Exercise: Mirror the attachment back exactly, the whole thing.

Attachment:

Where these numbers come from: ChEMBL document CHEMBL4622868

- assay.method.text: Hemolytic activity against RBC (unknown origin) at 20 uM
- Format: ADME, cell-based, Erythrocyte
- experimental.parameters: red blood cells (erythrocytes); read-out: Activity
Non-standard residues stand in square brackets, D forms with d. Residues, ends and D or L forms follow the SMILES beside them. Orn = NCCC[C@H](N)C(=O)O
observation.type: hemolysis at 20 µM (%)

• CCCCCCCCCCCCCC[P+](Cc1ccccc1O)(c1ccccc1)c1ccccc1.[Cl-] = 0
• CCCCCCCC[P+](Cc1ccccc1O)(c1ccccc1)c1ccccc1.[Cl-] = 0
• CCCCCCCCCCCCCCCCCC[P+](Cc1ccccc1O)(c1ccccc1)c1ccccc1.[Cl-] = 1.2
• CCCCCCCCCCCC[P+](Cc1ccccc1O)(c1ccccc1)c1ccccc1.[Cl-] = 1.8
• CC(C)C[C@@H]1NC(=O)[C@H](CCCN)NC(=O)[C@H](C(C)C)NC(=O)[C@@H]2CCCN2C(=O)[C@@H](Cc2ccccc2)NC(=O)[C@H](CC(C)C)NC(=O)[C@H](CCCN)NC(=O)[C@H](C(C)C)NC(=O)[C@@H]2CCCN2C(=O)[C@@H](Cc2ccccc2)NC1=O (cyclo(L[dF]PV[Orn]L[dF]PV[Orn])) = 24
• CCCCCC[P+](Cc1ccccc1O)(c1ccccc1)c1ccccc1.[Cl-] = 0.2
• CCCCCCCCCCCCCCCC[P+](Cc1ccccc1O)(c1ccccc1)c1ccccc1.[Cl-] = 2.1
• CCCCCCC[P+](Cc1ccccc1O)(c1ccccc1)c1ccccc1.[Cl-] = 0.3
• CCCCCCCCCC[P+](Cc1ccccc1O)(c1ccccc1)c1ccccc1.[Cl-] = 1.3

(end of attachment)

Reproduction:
Where these numbers come from: ChEMBL document CHEMBL4622868

- assay.method.text: Hemolytic activity against RBC (unknown origin) at 20 uM
- Format: ADME, cell-based, Erythrocyte
- experimental.parameters: red blood cells (erythrocytes); read-out: Activity
Non-standard residues stand in square brackets, D forms with d. Residues, ends and D or L forms follow the SMILES beside them. Orn = NCCC[C@H](N)C(=O)O
observation.type: hemolysis at 20 µM (%)

• CCCCCCCCCCCCCC[P+](Cc1ccccc1O)(c1ccccc1)c1ccccc1.[Cl-] = 0
• CCCCCCCC[P+](Cc1ccccc1O)(c1ccccc1)c1ccccc1.[Cl-] = 0
• CCCCCCCCCCCCCCCCCC[P+](Cc1ccccc1O)(c1ccccc1)c1ccccc1.[Cl-] = 1.2
• CCCCCCCCCCCC[P+](Cc1ccccc1O)(c1ccccc1)c1ccccc1.[Cl-] = 1.8
• CC(C)C[C@@H]1NC(=O)[C@H](CCCN)NC(=O)[C@H](C(C)C)NC(=O)[C@@H]2CCCN2C(=O)[C@@H](Cc2ccccc2)NC(=O)[C@H](CC(C)C)NC(=O)[C@H](CCCN)NC(=O)[C@H](C(C)C)NC(=O)[C@@H]2CCCN2C(=O)[C@@H](Cc2ccccc2)NC1=O (cyclo(L[dF]PV[Orn]L[dF]PV[Orn])) = 24
• CCCCCC[P+](Cc1ccccc1O)(c1ccccc1)c1ccccc1.[Cl-] = 0.2
• CCCCCCCCCCCCCCCC[P+](Cc1ccccc1O)(c1ccccc1)c1ccccc1.[Cl-] = 2.1
• CCCCCCC[P+](Cc1ccccc1O)(c1ccccc1)c1ccccc1.[Cl-] = 0.3
• CCCCCCCCCC[P+](Cc1ccccc1O)(c1ccccc1)c1ccccc1.[Cl-] = 1.3